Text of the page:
Review: ‘Extreme Job’ is a Korean comedy in the tradition of ‘Police Academy’
Had the members of “Police Academy” ever gone on assignment to Seoul instead of Miami and Moscow, the result might have resembled “Extreme Job,” an agreeably goofy if under-plotted comedy caper by South Korean filmmaker Lee Byeong-heon.
After botching their latest mission, a team of gung-ho but ineffective young narcotics detectives led by the downtrodden Captain Ko (Ryu Seung-Yong) are given one more chance to come through on an undercover surveillance gig monitoring the activities of a notorious international drug gang.
But when their stakeout location, a rundown fried chicken joint, is about to close down, Ko and company decide to purchase the place as a cover, with the unintended consequence of it becoming a foodie hotspot when the rib marinade they hastily improvise for a sticky chicken order goes viral.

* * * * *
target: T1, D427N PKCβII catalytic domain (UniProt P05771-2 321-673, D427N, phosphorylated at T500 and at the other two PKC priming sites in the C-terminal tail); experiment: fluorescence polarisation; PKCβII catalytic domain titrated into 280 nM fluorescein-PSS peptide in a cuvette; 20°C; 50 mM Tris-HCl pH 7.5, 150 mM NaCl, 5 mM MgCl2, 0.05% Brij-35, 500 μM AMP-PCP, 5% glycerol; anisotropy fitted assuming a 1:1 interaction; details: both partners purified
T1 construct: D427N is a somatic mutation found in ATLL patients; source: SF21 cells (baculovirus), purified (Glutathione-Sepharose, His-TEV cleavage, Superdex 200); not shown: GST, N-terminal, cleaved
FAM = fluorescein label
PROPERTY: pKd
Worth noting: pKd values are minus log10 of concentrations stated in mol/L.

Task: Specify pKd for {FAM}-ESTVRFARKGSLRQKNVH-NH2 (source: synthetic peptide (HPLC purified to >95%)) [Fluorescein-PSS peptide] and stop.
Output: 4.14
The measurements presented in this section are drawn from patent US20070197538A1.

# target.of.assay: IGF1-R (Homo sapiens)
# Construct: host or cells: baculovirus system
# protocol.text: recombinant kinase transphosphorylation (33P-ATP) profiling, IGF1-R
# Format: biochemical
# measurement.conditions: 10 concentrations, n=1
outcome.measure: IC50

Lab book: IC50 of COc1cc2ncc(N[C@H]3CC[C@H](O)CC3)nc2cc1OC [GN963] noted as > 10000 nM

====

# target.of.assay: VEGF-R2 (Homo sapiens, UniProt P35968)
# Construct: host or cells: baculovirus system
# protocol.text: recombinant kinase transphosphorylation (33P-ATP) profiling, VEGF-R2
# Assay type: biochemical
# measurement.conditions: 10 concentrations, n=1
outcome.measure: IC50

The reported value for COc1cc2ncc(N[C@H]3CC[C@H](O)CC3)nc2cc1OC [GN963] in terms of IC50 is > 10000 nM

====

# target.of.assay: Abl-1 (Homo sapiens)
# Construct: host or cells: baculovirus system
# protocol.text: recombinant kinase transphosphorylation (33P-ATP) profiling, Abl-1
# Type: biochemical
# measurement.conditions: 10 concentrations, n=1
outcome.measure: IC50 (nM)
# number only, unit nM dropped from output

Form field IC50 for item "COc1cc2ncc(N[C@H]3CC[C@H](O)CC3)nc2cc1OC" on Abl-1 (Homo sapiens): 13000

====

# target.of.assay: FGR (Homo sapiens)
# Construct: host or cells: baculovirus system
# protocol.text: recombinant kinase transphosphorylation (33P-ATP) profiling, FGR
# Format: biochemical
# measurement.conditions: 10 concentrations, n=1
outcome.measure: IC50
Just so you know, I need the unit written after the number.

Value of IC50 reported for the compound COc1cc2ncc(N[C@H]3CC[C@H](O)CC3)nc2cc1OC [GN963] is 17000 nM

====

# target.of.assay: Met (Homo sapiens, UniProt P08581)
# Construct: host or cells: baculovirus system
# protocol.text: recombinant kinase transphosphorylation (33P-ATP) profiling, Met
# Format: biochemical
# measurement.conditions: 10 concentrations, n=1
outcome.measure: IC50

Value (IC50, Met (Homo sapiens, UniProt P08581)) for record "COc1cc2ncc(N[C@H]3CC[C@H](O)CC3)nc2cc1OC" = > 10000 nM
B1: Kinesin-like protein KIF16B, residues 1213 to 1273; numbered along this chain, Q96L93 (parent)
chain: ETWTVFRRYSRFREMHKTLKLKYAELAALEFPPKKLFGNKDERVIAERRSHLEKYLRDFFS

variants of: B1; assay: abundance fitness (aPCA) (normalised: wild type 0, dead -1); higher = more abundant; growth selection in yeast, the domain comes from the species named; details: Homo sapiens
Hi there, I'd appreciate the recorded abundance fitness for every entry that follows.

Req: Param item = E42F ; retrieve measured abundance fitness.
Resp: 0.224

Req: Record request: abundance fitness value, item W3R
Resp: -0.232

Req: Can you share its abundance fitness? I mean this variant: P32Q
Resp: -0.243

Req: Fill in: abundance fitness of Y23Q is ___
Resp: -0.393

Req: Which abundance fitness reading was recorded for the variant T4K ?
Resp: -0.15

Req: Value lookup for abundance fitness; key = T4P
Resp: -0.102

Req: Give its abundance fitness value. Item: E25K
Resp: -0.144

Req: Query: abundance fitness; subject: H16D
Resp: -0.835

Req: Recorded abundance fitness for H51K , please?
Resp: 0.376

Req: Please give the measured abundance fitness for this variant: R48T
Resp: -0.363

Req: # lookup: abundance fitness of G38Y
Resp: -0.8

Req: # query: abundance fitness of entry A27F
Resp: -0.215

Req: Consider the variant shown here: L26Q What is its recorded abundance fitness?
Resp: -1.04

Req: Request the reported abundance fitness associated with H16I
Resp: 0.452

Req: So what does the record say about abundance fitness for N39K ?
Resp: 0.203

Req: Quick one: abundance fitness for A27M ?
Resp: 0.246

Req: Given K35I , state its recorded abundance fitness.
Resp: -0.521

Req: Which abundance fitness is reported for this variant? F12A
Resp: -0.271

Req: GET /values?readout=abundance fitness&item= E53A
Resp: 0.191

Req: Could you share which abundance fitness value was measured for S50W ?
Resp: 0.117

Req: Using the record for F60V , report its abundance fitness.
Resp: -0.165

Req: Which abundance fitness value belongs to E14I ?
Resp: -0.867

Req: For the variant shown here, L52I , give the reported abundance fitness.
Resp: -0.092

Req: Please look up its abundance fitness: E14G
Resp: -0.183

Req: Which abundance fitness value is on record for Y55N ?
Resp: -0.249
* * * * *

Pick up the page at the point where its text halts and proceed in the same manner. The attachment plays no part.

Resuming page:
It’s all quite amusing up to a point, but unfortunately that point arrives early on in this practically two-hour-long take on a one-gag premise.
Although writer-director Lee has a gift for snappy satirical banter and his energetic cast is up to the fast-paced task, he also has a weakness for slapstick action that does little to push the story forward.
All too soon, it becomes apparent that those secret herbs and spices should have been attached to something with a little more meat on its bones.
In Korean and Mandarin with English subtitles
Running time: 1 hour, 51 minutes
Playing: Starts Jan. 25, CGV Cinemas, Los Angeles; CGV Cinemas, Buena Park
Inside the business of entertainment
The Wide Shot brings you news, analysis and insights on everything from streaming wars to production — and what it all means for the future.
You may occasionally receive promotional content from the Los Angeles Times.